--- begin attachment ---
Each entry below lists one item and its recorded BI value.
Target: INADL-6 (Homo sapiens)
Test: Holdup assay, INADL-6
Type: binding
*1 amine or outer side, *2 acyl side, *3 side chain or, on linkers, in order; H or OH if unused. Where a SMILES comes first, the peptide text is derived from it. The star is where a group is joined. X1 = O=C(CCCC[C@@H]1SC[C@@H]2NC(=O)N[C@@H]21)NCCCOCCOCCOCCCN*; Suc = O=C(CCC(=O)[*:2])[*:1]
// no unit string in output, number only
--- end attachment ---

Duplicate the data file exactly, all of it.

Each entry below lists one item and its recorded BI value.
Target: INADL-6 (Homo sapiens)
Test: Holdup assay, INADL-6
Type: binding
*1 amine or outer side, *2 acyl side, *3 side chain or, on linkers, in order; H or OH if unused. Where a SMILES comes first, the peptide text is derived from it. The star is where a group is joined. X1 = O=C(CCCC[C@@H]1SC[C@@H]2NC(=O)N[C@@H]21)NCCCOCCOCCOCCCN*; Suc = O=C(CCC(=O)[*:2])[*:1]
// no unit string in output, number only